- At age 47, protein has taken on a new significance in my recovery. I simply can’t get away with sloppy recovery. I am now consuming Muscle Milk after more strenuous efforts (and sometimes even before) and have put more of an emphasis on consuming protein at the right times. With my protein level back in the normal range, I believe these efforts are paying off.
- Stress is stress and your body doesn’t recognize what kind it is—physical, mental, emotional, etc. It has been a stressful year for all of us. I believe I entered my Never Summer 100K training cycle with elevated stress and, coupled with the training load, my body hit its breaking point. Stress can’t be compartmentalized. It all has the same effects and has to be taken into account when designing a training plan.
- I had a mild case of COVID but even then I was quite sick. I was very achy, had a cough, experienced bizarre stomach issues, dealt with severe headaches that wouldn’t go away, and was extremely fatigued. I didn’t run for the full 10 days they say you are infectious and when my 10 days were up started back very gradually and cautiously.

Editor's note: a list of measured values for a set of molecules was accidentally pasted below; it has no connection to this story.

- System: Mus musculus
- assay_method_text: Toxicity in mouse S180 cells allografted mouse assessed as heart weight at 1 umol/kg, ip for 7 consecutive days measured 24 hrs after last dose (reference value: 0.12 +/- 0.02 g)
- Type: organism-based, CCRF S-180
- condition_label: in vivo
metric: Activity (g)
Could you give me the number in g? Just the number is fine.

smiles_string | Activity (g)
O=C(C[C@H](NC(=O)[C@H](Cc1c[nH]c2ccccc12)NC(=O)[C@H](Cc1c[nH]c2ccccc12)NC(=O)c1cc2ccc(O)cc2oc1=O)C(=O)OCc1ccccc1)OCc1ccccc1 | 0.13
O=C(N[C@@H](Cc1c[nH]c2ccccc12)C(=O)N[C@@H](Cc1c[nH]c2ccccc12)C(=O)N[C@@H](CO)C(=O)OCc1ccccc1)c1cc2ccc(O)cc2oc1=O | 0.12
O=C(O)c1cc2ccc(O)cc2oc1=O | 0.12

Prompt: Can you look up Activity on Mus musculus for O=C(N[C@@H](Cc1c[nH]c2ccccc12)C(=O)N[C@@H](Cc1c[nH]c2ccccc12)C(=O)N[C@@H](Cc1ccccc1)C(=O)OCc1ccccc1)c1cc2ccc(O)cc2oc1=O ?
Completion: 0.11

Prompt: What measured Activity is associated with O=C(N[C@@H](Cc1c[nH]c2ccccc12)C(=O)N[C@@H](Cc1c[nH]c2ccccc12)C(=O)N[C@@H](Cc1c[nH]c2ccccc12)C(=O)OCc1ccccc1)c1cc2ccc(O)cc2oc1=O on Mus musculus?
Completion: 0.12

- COVID can cause myocarditis, which is heart inflammation. I did check in with my doctor to see how I should return to running and he said to stop immediately if I felt off. I never felt off—only out of shape. Athletes with myocarditis from COVID face the risk of heart attack. Return to running must be done carefully.
- As I was recovering from COVID, I dealt with near-crippling brain fog, irritability and non-diagnosed depression. When you have an illness that has killed over a million people since March—a tragedy that is not getting the attention it should get—it really has an impact on you.
Health should never be taken for granted. In 2020, I have faced two health setbacks that reminded me of the importance of health. May you be well.